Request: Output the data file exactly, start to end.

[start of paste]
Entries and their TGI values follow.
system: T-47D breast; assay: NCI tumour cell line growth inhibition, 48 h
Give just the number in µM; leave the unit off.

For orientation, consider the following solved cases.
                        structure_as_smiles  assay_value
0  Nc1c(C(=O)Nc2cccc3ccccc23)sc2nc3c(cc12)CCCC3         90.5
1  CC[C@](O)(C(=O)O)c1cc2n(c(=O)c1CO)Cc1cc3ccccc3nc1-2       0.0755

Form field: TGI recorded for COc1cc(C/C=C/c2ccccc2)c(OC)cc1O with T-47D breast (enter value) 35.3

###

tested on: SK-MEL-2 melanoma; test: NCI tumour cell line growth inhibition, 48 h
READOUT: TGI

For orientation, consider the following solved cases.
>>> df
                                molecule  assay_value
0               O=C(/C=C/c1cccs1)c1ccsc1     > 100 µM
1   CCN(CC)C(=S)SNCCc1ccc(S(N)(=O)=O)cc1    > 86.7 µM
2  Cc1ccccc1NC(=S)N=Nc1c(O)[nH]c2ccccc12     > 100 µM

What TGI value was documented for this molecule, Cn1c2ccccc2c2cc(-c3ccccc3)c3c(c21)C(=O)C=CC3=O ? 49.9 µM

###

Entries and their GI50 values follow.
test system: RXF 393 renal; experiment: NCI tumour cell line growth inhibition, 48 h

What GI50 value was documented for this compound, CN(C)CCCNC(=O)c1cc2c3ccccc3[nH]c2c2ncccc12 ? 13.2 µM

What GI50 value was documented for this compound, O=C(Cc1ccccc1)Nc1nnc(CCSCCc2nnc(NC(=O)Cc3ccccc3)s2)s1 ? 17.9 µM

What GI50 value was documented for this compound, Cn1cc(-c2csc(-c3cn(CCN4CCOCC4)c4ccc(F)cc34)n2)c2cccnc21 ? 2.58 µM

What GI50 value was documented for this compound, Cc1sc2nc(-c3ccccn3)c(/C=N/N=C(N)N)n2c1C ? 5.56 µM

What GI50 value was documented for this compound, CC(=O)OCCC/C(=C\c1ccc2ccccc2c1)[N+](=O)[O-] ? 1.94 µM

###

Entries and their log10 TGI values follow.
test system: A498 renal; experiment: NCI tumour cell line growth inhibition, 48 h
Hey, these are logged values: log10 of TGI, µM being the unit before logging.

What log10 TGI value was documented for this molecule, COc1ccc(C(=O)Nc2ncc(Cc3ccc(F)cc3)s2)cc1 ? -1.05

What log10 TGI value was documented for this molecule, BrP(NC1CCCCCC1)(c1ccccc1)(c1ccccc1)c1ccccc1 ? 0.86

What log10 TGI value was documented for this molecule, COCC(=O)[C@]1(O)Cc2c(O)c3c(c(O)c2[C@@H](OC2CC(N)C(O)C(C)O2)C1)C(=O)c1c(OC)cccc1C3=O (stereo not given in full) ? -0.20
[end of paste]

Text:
Entries and their TGI values follow.
system: T-47D breast; assay: NCI tumour cell line growth inhibition, 48 h
Give just the number in µM; leave the unit off.

For orientation, consider the following solved cases.
                        structure_as_smiles  assay_value
0  Nc1c(C(=O)Nc2cccc3ccccc23)sc2nc3c(cc12)CCCC3         90.5
1  CC[C@](O)(C(=O)O)c1cc2n(c(=O)c1CO)Cc1cc3ccccc3nc1-2       0.0755

Form field: TGI recorded for COc1cc(C/C=C/c2ccccc2)c(OC)cc1O with T-47D breast (enter value) 35.3

###

tested on: SK-MEL-2 melanoma; test: NCI tumour cell line growth inhibition, 48 h
READOUT: TGI

For orientation, consider the following solved cases.
>>> df
                                molecule  assay_value
0               O=C(/C=C/c1cccs1)c1ccsc1     > 100 µM
1   CCN(CC)C(=S)SNCCc1ccc(S(N)(=O)=O)cc1    > 86.7 µM
2  Cc1ccccc1NC(=S)N=Nc1c(O)[nH]c2ccccc12     > 100 µM

What TGI value was documented for this molecule, Cn1c2ccccc2c2cc(-c3ccccc3)c3c(c21)C(=O)C=CC3=O ? 49.9 µM

###

Entries and their GI50 values follow.
test system: RXF 393 renal; experiment: NCI tumour cell line growth inhibition, 48 h

What GI50 value was documented for this compound, CN(C)CCCNC(=O)c1cc2c3ccccc3[nH]c2c2ncccc12 ? 13.2 µM

What GI50 value was documented for this compound, O=C(Cc1ccccc1)Nc1nnc(CCSCCc2nnc(NC(=O)Cc3ccccc3)s2)s1 ? 17.9 µM

What GI50 value was documented for this compound, Cn1cc(-c2csc(-c3cn(CCN4CCOCC4)c4ccc(F)cc34)n2)c2cccnc21 ? 2.58 µM

What GI50 value was documented for this compound, Cc1sc2nc(-c3ccccn3)c(/C=N/N=C(N)N)n2c1C ? 5.56 µM

What GI50 value was documented for this compound, CC(=O)OCCC/C(=C\c1ccc2ccccc2c1)[N+](=O)[O-] ? 1.94 µM

###

Entries and their log10 TGI values follow.
test system: A498 renal; experiment: NCI tumour cell line growth inhibition, 48 h
Hey, these are logged values: log10 of TGI, µM being the unit before logging.

What log10 TGI value was documented for this molecule, COc1ccc(C(=O)Nc2ncc(Cc3ccc(F)cc3)s2)cc1 ? -1.05

What log10 TGI value was documented for this molecule, BrP(NC1CCCCCC1)(c1ccccc1)(c1ccccc1)c1ccccc1 ? 0.86

What log10 TGI value was documented for this molecule, COCC(=O)[C@]1(O)Cc2c(O)c3c(c(O)c2[C@@H](OC2CC(N)C(O)C(C)O2)C1)C(=O)c1c(OC)cccc1C3=O (stereo not given in full) ? -0.20